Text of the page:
At meetings in Omaha, at the Pentagon, and in the fallout shelter of the White House, American politicians and scholars debate the implications of the attack. Professor Groteschele suggests the United States follow this accidental attack with a full-scale attack to force the Soviets to surrender.
Following procedures, the military sends out six Skyscraper supersonic fighters in an attempt to shoot down the Vindicators. The attempt is to show that the Vindicator attack is an accident, not a full-scale nuclear assault. This involves turning on afterburners to increase thrust and speed. Without tanker refueling, the "Skyscrapers" will run out of fuel and crash, dooming the pilots to die of exposure in the Arctic Sea. The Vindicators are too far away, and all six fighters shoot their rockets and fail to hit them.
The President of the United States (unnamed but apparently modeled on Kennedy) contacts Soviet premier Nikita Khrushchev and offers assistance in attacking the group. The Soviets decline at first; however, they soon decide to accept it.
At SAC headquarters, General Bogan attempts to stop the attack. However, his executive officer, Colonel Cascio, wants the attack to continue. Cascio attempts to take over command of SAC, but is stopped by Air Police. However, precious time has been wasted.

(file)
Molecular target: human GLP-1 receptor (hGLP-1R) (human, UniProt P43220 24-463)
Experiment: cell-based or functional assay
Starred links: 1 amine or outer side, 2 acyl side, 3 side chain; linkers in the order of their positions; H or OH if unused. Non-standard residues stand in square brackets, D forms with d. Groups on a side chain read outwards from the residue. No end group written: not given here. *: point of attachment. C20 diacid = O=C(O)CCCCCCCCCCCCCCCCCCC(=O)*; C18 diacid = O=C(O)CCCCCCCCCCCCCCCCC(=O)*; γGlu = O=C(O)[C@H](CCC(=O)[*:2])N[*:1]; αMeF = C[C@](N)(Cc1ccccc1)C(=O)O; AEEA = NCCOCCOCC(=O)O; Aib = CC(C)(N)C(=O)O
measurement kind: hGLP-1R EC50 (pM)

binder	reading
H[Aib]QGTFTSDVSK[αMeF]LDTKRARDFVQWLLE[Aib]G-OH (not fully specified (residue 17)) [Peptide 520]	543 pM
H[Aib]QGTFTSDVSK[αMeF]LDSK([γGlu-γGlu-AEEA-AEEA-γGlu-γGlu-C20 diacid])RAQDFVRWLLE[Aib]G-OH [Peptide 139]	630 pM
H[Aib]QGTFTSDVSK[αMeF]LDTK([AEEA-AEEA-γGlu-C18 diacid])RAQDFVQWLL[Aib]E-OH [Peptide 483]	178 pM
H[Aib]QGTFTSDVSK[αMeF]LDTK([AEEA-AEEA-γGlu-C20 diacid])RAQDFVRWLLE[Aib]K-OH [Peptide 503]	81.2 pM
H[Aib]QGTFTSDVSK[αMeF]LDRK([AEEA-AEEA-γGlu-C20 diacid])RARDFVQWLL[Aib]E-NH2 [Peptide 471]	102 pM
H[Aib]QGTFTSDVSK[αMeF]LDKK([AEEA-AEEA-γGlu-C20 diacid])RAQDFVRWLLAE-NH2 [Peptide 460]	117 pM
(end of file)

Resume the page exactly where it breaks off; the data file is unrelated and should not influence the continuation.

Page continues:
Meanwhile, the Soviet PVO Strany air defense corps has managed to shoot down two of the six planes. The Soviets accept American help and shoot down a third plane. Two bombers and a support plane remain on course to Moscow. General Bogan tells Marshal Nevsky, the Soviet commander, to ignore Plane #6 (the support plane) because it has no weapons. Nevsky, who mistrusts Bogan, instead orders his Soviet aircraft to attack all three planes. Plane 6's last feint guarantees that the two remaining bombers can successfully attack. Following the failure, Nevsky collapses.
As the two planes approach Moscow, Colonel Grady opens up the radio to contact SAC to inform them that they are about to make the strike. As a last-minute measure, the Soviets fire a barrage of nuclear-tipped missiles to form a fireball in an attempt to knock the low-flying Vindicator out of the sky. The Vindicators shoot up one last decoy, which successfully leads the Soviet missiles high in the air. However, one missile explodes earlier than expected; the second bomber blows up, but Colonel Grady's plane survives.